In March 1940, a young CBS engineer by the name of Peter Goldmark was on his honeymoon in Montreal, Canada. Before catching the train back to New York City, his bride and he went to see “Gone With The Wind” on a local movie screen. He had an immediate inspiration - color broadcasting. Although both Bell Labs and an English inventor by the name of John Logie Baird had a brief fling in the development of color, they did not see its importance - Peter Goldmark did! In his hotel room and the long train trip back, Goldmark started scribbling notes on what was needed to bring commercial color to life. The system he devised was a modified RCA broadcast camera that had been retrofitted with a spinning color wheel behind the lens of a camera pickup tube. On the receiver side a similar color wheel was placed in front of the face of the CRT. By synchronizing both the transmitted and receiving ends, a color picture was displayed. The CBS Field-Sequential Color System was a hybrid - the marriage of electronic and mechanical engineering. However, it was incompatible with the new black and white television receivers that were beginning to flood the market. Its main competitor, RCA, was not pleased. RCA lacked color broadcast technology, and it was loathed to pay CBS royalties to participate in its invention. After a private demonstration to CBS Chairman and Founder, William S. Paley, Peter Goldmark announced that CBS had developed marketable color to an NTSC forum in August1940. In 1946, CBS gives a color demonstration to the FCC in Nyack, New York In October 1950, the FCC gives CBS the go-ahead to commercialize it’s color system. On June 25th, 1951, CBS televises a one hour color premier featuring Ed Sullivan and other luminaries. After CBS’s initial announcement to the NTSC, RCA’s chairman David Sarnoff puts his Camden, New Jersey engineers to work on a competing color television system - its goals were to create an all electronic color system that was compatible with black and white transmissions. At the end of June, RCA demonstrates its all electronic system and the fight between color systems intensifies. In October, the FCC suspends color transmissions for duration of the Korean War. On March 25th, 1953, CBS throws in the towel, and concedes victory to RCA, The RCA CT-100 rolls off the assembly line in early1954. RCA was not the first manufacturer to have an all-electronic color television on the sales room floor - that distinct honor goes to Westinghouse by one month. All of the aforementioned developments had to take place before HDTV could develop.
Research for high definition television began its life in the NHK (Japan Broadcasting Corporation) labs in 1970. By 1977, the Society of Motion Pictures and Television Engineers (SMPTE) began its collaborated study into the development on high definition television. The initial report from the SMPTE study group suggested a widescreen display of an 1100 line scanning structure. Previous to that, NHK had developed an analog system utilizing a 5:3 aspect ratio. The system did not launch publicly until the late 1990’s. However, in 1981 the Japanese by that time had already demonstrated their MUSE HDTV System in Washington DC which utilized the aforementioned 5:3 aspect ratio. A duly-impressed President Ronald Reagan got the ball rolling, declaring it “a matter of national interest” in bringing HDTV to the United States. In 1987 the FCC established the Advirsory Committee on Advanced Television Service to advise the FCC on technical and public policy aspects. Twenty-three systems were proposed, including those that were compatable with NTSC standards. During the decision-making a technological breakthru occurred by General Instrument who in 1990 brought the attention to the ATSC (otherwise known as Advanced Television System Committee) that the company had developed the first complete digital tv system. Seven months following that initial disclosure, three more digital methods had been brought to light. By February 1993, an ATSC special committee had analyzed its testing of the various system proposals saying it would no longer consider an analog system - the future belonged to digital. The committee recommended that four all digital systems implement authorized modifications that had been proposed.Testing of these modifications followed. A follow-up review recommended that all four system proponents work together to implement the best ideas of the four into a single package. Incorporated was MPEG compression research by NASA’s Jet Propulsion Laboratory which had been conducted earlier. Compression is what allows more signals to be combined into a smaller bandwidth. This technology would be essential in making digital HDTV possible. The honor of the first American terrestrial HDTV transmission belongs to WRC TV (an NBC o&o) on its HD sister station, WHD-TV 34 on August 6th, 1996 - one little problem, the transmission didn’t make it past the office of the station manager. In retrospect, according to CEA (Consumer Electronics Association) the first station to receive its DTV license was CBS affiliate WRAL in Raleigh, North Carolina on June 17th, 1996. The ATSC was officially adopted by the FCC on Christmas Eve in the same year. The CBS network itself, broadcast its first HDTV presentation with the launch of the launch of the John Glenn space shuttle mission on October 29th, 1998. By May 2001, one million HDTV-capable sets were in the hands of consumers.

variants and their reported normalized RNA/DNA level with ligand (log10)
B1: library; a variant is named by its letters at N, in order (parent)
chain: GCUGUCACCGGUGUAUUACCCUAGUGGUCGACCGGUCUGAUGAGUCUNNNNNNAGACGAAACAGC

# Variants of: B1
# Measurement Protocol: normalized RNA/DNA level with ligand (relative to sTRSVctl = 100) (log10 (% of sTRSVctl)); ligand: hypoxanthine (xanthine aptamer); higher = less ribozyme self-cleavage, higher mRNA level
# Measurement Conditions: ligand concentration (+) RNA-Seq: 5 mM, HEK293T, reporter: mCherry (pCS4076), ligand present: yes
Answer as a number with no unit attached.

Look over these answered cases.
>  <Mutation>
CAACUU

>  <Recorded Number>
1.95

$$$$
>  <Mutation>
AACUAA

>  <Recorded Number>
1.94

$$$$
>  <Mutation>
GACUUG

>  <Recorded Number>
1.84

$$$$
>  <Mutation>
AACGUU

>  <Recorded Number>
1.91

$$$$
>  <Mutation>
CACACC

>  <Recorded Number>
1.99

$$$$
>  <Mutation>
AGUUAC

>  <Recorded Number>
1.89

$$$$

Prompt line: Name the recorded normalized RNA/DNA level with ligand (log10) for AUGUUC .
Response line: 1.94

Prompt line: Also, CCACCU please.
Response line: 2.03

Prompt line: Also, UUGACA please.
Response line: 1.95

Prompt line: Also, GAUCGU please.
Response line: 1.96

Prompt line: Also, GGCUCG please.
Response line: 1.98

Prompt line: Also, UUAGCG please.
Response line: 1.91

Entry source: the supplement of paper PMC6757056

Types Of Displays
The original HDTV monitors used CRT displays - first in the 4:3 formats, and later in the now familiar 16:9 version. One of the first plasma tv’s on the market was introduced at the Las Vegas Consumer Electronics Show on January 9th, 2002 - the Hitachi HDT20 UltraVision series. Plasma television displays consist of a multitude of tiny cells sandwiched between two glass panels. The cells hold an inert mixture of noble gases - neon and xenon. The gas in the cells is electrically turned into plasma, which in turn excites phosphors to emit light. Plasma displays are bright, 1000 lux or better. The black level has very low luminance resulting in a more lifelike picture. On older models, 400 watts is the norm for a 50” picture. Newer (2006 - forward) models range from 210 to 310 watts in cinema mode. Current models have an average display life of 60,000 hours where afterwards the picture starts to degrade. The biggest problem with Plasma displays has been one shared with the more traditional CRT models - Image Burn In’s. That occurs when a set is left on a static image too long. Newer models have pretty well licked this drawback. Plasma sets generally run warmer and consume more electricity than similar LCD versions. Prices are traditionally higher as well.